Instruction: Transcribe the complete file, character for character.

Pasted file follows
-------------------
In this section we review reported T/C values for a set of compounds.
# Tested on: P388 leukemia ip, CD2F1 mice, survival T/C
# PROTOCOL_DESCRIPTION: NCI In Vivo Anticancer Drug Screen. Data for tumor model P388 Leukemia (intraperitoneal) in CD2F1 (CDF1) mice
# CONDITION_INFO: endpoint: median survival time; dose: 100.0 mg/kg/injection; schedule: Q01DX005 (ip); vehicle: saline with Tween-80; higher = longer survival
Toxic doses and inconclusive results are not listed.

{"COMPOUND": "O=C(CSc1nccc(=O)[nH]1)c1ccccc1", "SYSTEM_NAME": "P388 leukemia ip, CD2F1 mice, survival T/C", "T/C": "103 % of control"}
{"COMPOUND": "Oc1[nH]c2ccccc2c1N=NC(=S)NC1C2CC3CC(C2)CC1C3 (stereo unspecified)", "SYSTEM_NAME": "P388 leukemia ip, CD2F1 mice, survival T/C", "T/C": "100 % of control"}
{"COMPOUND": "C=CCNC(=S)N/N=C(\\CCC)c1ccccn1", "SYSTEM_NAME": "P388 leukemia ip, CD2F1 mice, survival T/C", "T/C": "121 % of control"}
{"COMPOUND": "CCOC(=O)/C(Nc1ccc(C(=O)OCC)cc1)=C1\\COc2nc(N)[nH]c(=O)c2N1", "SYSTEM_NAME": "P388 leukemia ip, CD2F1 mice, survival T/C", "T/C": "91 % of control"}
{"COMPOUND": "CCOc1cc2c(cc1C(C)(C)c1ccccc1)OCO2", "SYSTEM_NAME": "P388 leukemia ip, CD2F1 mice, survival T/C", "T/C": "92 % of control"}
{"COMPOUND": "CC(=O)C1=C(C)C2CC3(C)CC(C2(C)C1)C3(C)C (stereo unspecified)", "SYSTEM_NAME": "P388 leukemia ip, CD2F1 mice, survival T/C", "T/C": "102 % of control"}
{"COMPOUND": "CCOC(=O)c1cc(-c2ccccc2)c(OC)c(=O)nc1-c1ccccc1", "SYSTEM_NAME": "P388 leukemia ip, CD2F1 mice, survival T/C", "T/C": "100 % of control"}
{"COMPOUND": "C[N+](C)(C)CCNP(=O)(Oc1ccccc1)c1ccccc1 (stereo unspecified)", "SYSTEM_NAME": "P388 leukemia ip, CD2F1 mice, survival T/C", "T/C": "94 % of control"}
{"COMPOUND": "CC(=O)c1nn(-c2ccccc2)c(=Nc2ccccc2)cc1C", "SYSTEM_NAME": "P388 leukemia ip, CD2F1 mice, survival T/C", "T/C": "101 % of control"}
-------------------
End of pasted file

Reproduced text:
In this section we review reported T/C values for a set of compounds.
# Tested on: P388 leukemia ip, CD2F1 mice, survival T/C
# PROTOCOL_DESCRIPTION: NCI In Vivo Anticancer Drug Screen. Data for tumor model P388 Leukemia (intraperitoneal) in CD2F1 (CDF1) mice
# CONDITION_INFO: endpoint: median survival time; dose: 100.0 mg/kg/injection; schedule: Q01DX005 (ip); vehicle: saline with Tween-80; higher = longer survival
Toxic doses and inconclusive results are not listed.

{"COMPOUND": "O=C(CSc1nccc(=O)[nH]1)c1ccccc1", "SYSTEM_NAME": "P388 leukemia ip, CD2F1 mice, survival T/C", "T/C": "103 % of control"}
{"COMPOUND": "Oc1[nH]c2ccccc2c1N=NC(=S)NC1C2CC3CC(C2)CC1C3 (stereo unspecified)", "SYSTEM_NAME": "P388 leukemia ip, CD2F1 mice, survival T/C", "T/C": "100 % of control"}
{"COMPOUND": "C=CCNC(=S)N/N=C(\\CCC)c1ccccn1", "SYSTEM_NAME": "P388 leukemia ip, CD2F1 mice, survival T/C", "T/C": "121 % of control"}
{"COMPOUND": "CCOC(=O)/C(Nc1ccc(C(=O)OCC)cc1)=C1\\COc2nc(N)[nH]c(=O)c2N1", "SYSTEM_NAME": "P388 leukemia ip, CD2F1 mice, survival T/C", "T/C": "91 % of control"}
{"COMPOUND": "CCOc1cc2c(cc1C(C)(C)c1ccccc1)OCO2", "SYSTEM_NAME": "P388 leukemia ip, CD2F1 mice, survival T/C", "T/C": "92 % of control"}
{"COMPOUND": "CC(=O)C1=C(C)C2CC3(C)CC(C2(C)C1)C3(C)C (stereo unspecified)", "SYSTEM_NAME": "P388 leukemia ip, CD2F1 mice, survival T/C", "T/C": "102 % of control"}
{"COMPOUND": "CCOC(=O)c1cc(-c2ccccc2)c(OC)c(=O)nc1-c1ccccc1", "SYSTEM_NAME": "P388 leukemia ip, CD2F1 mice, survival T/C", "T/C": "100 % of control"}
{"COMPOUND": "C[N+](C)(C)CCNP(=O)(Oc1ccccc1)c1ccccc1 (stereo unspecified)", "SYSTEM_NAME": "P388 leukemia ip, CD2F1 mice, survival T/C", "T/C": "94 % of control"}
{"COMPOUND": "CC(=O)c1nn(-c2ccccc2)c(=Nc2ccccc2)cc1C", "SYSTEM_NAME": "P388 leukemia ip, CD2F1 mice, survival T/C", "T/C": "101 % of control"}